First therefore, seeing Soveraignty by Institution, is by Covenant of every one to every one; and Soveraignty by Acquisition, by Covenants of the Vanquished to the Victor, or Child to the Parent; It is manifest, that every Subject has Liberty in all those things, the right whereof cannot by Covenant be transferred. I have shewn before in the 14. Chapter, that Covenants, not to defend a mans own body, are voyd. Therefore,



Are Not Bound To Hurt Themselves;

If the Soveraign command a man (though justly condemned,) to kill, wound, or mayme himselfe; or not to resist those that assault him; or to abstain from the use of food, ayre, medicine, or any other thing, without which he cannot live; yet hath that man the Liberty to disobey.

If a man be interrogated by the Soveraign, or his Authority, concerning a crime done by himselfe, he is not bound (without assurance of Pardon) to confesse it; because no man (as I have shewn in the same Chapter) can be obliged by Covenant to accuse himselfe.

Again, the Consent of a Subject to Soveraign Power, is contained in these words, "I Authorise, or take upon me, all his actions;" in which there is no restriction at all, of his own former naturall Liberty: For by allowing him to Kill Me, I am not bound to Kill my selfe when he commands me. "'Tis one thing to say 'Kill me, or my fellow, if you please;' another thing to say, 'I will kill my selfe, or my fellow.'" It followeth therefore, that

No man is bound by the words themselves, either to kill himselfe, or any other man; And consequently, that the Obligation a man may sometimes have, upon the Command of the Soveraign to execute any dangerous, or dishonourable Office, dependeth not on the Words of our Submission; but on the Intention; which is to be understood by the End thereof. When therefore our refusall to obey, frustrates the End for which the Soveraignty was ordained; then there is no Liberty to refuse: otherwise there is.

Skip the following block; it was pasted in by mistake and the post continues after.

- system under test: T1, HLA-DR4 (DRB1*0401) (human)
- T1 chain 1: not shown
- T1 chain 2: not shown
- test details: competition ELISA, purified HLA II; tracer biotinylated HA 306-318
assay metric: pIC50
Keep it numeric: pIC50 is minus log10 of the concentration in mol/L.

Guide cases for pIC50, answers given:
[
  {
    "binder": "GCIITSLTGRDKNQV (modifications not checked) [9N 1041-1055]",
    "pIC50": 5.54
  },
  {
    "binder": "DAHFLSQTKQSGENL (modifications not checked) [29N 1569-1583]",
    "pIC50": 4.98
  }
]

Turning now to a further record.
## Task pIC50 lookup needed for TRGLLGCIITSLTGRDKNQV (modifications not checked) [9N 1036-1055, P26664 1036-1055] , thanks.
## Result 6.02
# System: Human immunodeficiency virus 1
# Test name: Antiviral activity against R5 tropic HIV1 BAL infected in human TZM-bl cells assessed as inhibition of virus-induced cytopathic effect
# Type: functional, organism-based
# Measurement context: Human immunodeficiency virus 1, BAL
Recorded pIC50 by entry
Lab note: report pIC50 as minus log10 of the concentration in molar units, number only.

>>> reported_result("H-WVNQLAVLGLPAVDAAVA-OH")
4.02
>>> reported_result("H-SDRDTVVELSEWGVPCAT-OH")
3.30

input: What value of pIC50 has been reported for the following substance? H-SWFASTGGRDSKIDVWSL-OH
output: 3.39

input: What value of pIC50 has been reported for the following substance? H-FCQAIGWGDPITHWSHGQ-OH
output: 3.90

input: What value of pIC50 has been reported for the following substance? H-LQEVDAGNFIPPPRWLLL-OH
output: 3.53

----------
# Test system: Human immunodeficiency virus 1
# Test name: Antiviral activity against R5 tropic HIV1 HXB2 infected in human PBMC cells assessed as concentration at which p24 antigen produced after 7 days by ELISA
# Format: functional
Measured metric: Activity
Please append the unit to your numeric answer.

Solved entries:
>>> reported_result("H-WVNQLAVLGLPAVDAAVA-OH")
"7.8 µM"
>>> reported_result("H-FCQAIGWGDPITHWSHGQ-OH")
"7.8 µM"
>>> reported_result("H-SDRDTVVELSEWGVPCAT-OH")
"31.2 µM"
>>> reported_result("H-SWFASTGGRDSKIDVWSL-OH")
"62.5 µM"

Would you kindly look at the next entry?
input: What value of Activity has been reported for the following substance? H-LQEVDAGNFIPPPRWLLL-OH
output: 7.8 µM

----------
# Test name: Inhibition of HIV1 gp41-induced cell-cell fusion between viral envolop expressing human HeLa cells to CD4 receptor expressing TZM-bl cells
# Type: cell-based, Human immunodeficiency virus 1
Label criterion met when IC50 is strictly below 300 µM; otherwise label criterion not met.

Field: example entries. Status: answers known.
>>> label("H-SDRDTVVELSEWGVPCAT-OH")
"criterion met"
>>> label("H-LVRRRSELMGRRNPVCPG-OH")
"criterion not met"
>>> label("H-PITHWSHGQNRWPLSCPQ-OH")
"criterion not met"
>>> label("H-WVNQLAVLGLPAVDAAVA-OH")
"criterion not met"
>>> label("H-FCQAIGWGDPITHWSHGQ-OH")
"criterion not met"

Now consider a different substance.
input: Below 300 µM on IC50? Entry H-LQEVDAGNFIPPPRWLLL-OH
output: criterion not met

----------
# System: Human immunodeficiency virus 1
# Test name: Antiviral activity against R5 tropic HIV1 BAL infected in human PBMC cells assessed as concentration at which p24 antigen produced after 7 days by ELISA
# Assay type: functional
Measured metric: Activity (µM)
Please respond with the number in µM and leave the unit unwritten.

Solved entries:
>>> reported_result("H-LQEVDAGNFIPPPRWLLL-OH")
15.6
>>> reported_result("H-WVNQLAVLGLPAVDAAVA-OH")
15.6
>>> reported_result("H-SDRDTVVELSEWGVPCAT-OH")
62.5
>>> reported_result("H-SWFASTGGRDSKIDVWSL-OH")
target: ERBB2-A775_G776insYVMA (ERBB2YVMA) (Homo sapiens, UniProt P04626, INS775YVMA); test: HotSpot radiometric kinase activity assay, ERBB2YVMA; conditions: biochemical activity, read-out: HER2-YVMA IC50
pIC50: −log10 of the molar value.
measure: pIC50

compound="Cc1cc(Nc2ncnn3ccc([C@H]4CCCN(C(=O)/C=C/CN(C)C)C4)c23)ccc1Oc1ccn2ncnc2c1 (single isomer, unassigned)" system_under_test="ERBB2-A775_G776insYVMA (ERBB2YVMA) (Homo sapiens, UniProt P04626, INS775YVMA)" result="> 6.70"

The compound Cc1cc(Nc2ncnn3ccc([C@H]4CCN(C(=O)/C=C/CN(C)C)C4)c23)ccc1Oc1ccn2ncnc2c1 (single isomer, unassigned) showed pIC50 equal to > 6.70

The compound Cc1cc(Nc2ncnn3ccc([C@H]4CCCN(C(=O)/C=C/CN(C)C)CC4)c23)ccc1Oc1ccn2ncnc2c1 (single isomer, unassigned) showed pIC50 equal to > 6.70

Nor To Warfare, Unless They Voluntarily Undertake It

Upon this ground, a man that is commanded as a Souldier to fight against the enemy, though his Soveraign have Right enough to punish his refusall with death, may neverthelesse in many cases refuse, without Injustice; as when he substituteth a sufficient Souldier in his place: for in this case he deserteth not the service of the Common-wealth. And there is allowance to be made for naturall timorousnesse, not onely to women, (of whom no such dangerous duty is expected,) but also to men of feminine courage. When Armies fight, there is on one side, or both, a running away; yet when they do it not out of trechery, but fear, they are not esteemed to do it unjustly, but dishonourably. For the same reason, to avoyd battell, is not Injustice, but Cowardise. But he that inrowleth himselfe a Souldier, or taketh imprest mony, taketh away the excuse of a timorous nature; and is obliged, not onely to go to the battell, but also not to run from it, without his Captaines leave. And when the Defence of the Common-wealth, requireth at once the help of all that are able to bear Arms, every one is obliged; because otherwise the Institution of the Common-wealth, which they have not the purpose, or courage to preserve, was in vain.